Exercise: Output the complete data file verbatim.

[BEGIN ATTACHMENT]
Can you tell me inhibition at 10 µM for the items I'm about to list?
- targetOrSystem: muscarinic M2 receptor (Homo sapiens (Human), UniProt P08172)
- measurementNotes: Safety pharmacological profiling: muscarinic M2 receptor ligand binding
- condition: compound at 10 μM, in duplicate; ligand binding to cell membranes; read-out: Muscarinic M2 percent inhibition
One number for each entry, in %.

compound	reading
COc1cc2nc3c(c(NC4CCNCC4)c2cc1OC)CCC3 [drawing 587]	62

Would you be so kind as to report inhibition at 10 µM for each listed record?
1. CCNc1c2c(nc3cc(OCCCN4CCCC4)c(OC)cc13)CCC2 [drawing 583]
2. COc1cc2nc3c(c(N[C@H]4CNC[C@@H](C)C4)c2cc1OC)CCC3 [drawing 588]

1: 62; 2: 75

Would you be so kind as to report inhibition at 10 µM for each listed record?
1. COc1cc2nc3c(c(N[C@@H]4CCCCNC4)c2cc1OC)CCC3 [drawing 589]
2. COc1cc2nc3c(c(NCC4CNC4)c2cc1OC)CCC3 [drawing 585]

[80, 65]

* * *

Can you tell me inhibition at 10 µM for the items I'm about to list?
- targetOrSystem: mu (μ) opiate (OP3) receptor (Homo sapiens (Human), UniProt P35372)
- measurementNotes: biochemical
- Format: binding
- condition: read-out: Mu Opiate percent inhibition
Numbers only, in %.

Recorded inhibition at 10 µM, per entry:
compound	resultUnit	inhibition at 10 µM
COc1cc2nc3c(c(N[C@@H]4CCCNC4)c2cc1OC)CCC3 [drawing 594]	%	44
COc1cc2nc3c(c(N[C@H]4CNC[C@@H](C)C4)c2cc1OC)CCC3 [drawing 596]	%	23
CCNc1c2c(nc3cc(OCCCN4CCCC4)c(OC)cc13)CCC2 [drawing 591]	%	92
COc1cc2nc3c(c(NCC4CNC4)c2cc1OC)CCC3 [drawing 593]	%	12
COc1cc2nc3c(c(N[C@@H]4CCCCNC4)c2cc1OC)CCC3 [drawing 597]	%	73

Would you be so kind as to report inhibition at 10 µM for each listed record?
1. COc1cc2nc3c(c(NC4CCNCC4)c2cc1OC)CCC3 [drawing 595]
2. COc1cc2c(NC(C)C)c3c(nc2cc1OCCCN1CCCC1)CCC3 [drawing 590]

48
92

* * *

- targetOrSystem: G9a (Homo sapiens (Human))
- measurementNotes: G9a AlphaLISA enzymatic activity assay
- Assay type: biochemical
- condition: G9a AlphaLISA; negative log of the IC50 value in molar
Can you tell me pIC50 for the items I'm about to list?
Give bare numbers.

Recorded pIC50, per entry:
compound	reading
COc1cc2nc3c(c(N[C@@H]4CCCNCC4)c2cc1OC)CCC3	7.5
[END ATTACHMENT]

Can you tell me inhibition at 10 µM for the items I'm about to list?
- targetOrSystem: muscarinic M2 receptor (Homo sapiens (Human), UniProt P08172)
- measurementNotes: Safety pharmacological profiling: muscarinic M2 receptor ligand binding
- condition: compound at 10 μM, in duplicate; ligand binding to cell membranes; read-out: Muscarinic M2 percent inhibition
One number for each entry, in %.

compound	reading
COc1cc2nc3c(c(NC4CCNCC4)c2cc1OC)CCC3 [drawing 587]	62

Would you be so kind as to report inhibition at 10 µM for each listed record?
1. CCNc1c2c(nc3cc(OCCCN4CCCC4)c(OC)cc13)CCC2 [drawing 583]
2. COc1cc2nc3c(c(N[C@H]4CNC[C@@H](C)C4)c2cc1OC)CCC3 [drawing 588]

1: 62; 2: 75

Would you be so kind as to report inhibition at 10 µM for each listed record?
1. COc1cc2nc3c(c(N[C@@H]4CCCCNC4)c2cc1OC)CCC3 [drawing 589]
2. COc1cc2nc3c(c(NCC4CNC4)c2cc1OC)CCC3 [drawing 585]

[80, 65]

* * *

Can you tell me inhibition at 10 µM for the items I'm about to list?
- targetOrSystem: mu (μ) opiate (OP3) receptor (Homo sapiens (Human), UniProt P35372)
- measurementNotes: biochemical
- Format: binding
- condition: read-out: Mu Opiate percent inhibition
Numbers only, in %.

Recorded inhibition at 10 µM, per entry:
compound	resultUnit	inhibition at 10 µM
COc1cc2nc3c(c(N[C@@H]4CCCNC4)c2cc1OC)CCC3 [drawing 594]	%	44
COc1cc2nc3c(c(N[C@H]4CNC[C@@H](C)C4)c2cc1OC)CCC3 [drawing 596]	%	23
CCNc1c2c(nc3cc(OCCCN4CCCC4)c(OC)cc13)CCC2 [drawing 591]	%	92
COc1cc2nc3c(c(NCC4CNC4)c2cc1OC)CCC3 [drawing 593]	%	12
COc1cc2nc3c(c(N[C@@H]4CCCCNC4)c2cc1OC)CCC3 [drawing 597]	%	73

Would you be so kind as to report inhibition at 10 µM for each listed record?
1. COc1cc2nc3c(c(NC4CCNCC4)c2cc1OC)CCC3 [drawing 595]
2. COc1cc2c(NC(C)C)c3c(nc2cc1OCCCN1CCCC1)CCC3 [drawing 590]

48
92

* * *

- targetOrSystem: G9a (Homo sapiens (Human))
- measurementNotes: G9a AlphaLISA enzymatic activity assay
- Assay type: biochemical
- condition: G9a AlphaLISA; negative log of the IC50 value in molar
Can you tell me pIC50 for the items I'm about to list?
Give bare numbers.

Recorded pIC50, per entry:
compound	reading
COc1cc2nc3c(c(N[C@@H]4CCCNCC4)c2cc1OC)CCC3	7.5